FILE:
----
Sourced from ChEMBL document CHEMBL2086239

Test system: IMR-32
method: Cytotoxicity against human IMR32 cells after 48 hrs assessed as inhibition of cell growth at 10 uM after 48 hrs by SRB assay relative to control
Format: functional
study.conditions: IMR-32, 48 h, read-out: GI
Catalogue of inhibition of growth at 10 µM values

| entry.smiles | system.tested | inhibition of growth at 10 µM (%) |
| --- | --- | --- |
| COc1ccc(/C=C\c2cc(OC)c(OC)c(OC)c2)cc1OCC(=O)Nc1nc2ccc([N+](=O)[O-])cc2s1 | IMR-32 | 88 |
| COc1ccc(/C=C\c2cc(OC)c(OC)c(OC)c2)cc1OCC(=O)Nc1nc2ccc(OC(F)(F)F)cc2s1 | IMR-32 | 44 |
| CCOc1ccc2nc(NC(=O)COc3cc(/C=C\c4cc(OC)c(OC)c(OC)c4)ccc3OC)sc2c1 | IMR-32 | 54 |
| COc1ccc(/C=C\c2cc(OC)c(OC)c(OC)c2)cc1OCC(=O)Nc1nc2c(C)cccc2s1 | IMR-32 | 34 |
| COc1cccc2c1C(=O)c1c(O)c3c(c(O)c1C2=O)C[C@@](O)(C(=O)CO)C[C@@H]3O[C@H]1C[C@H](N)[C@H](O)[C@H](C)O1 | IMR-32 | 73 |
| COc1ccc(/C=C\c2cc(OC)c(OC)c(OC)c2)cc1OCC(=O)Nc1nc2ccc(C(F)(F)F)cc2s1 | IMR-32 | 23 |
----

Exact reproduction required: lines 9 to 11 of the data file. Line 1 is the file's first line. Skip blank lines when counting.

| COc1ccc(/C=C\c2cc(OC)c(OC)c(OC)c2)cc1OCC(=O)Nc1nc2ccc([N+](=O)[O-])cc2s1 | IMR-32 | 88 |
| COc1ccc(/C=C\c2cc(OC)c(OC)c(OC)c2)cc1OCC(=O)Nc1nc2ccc(OC(F)(F)F)cc2s1 | IMR-32 | 44 |
| CCOc1ccc2nc(NC(=O)COc3cc(/C=C\c4cc(OC)c(OC)c(OC)c4)ccc3OC)sc2c1 | IMR-32 | 54 |